, Port Arthur, Texas

Local News

March 22, 2007

PA bakery icon Chatagnier dies

PORT ARTHUR — When the head folks at Sara Lee know you by name, that’s quite a big deal.

That’s how well known Murphy Chatagnier was during his life.

Chatagnier, 97, who owned and operated Murphy’s Cake Shop, died Thursday.

Chatagnier honed his craft at the tender age of 14 while working for his uncle, Whitney Peck, of Peck’s Bakery. Later he headed the steward department on the Texas Company’s tanker, SS New Jersey.

Randy Chatagnier, his son, related a story his father often told.

“One day they called him into the office and said his food cost was less that 20 other ships’ cost. Everyday at 4 p.m. dad would serve fresh baked cinnamon rolls and coffee. By the time dinner came around they were pretty much full,” he said.

After a stint with the Merchant Marines during World War II during which his ship was torpedoed, the Louisiana native and longtime Port Arthur resident built Murphy’s Cake Shop in 1946, taking with him innovative ideas to help his bakery.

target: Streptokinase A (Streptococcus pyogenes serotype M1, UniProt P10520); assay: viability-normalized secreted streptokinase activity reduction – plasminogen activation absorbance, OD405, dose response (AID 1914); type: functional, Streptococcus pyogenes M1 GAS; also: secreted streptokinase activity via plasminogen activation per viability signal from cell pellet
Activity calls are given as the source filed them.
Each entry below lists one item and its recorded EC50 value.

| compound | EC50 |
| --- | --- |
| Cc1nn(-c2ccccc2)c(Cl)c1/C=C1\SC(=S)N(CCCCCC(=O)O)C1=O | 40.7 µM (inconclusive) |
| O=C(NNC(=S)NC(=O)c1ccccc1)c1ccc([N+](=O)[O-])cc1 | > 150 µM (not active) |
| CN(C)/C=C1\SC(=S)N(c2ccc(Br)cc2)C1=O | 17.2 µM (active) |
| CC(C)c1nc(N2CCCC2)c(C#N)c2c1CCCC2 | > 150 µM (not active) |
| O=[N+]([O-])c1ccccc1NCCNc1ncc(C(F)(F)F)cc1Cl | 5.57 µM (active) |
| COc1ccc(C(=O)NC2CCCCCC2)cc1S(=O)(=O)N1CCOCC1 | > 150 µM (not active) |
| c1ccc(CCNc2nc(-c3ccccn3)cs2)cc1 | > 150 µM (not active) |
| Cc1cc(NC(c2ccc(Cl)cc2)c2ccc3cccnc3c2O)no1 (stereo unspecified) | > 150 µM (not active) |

During the war ships used food freezers to hold the large amount of food needed to go to sea. This was also at a time when the sugar to flour ratio in cakes changed creating tender cake that was difficult to place icing on. Chatagnier decided to freeze the cake before icing it.

“He had a friend at Wesson Foods who helped develop this. It revolutionized the bakery business,” he said. “People at Sara Lee knew him by name when they were developing the pound cake.”

Cheryl Carson, Chatagnier’s daughter, has fond memories of the bakery business.

“They (parents) would put me and my brother into a giant mixing bowl that had a curved bottom so it wouldn’t tip over,” Carson said. That’s how my mother baby-sat us while at work.”

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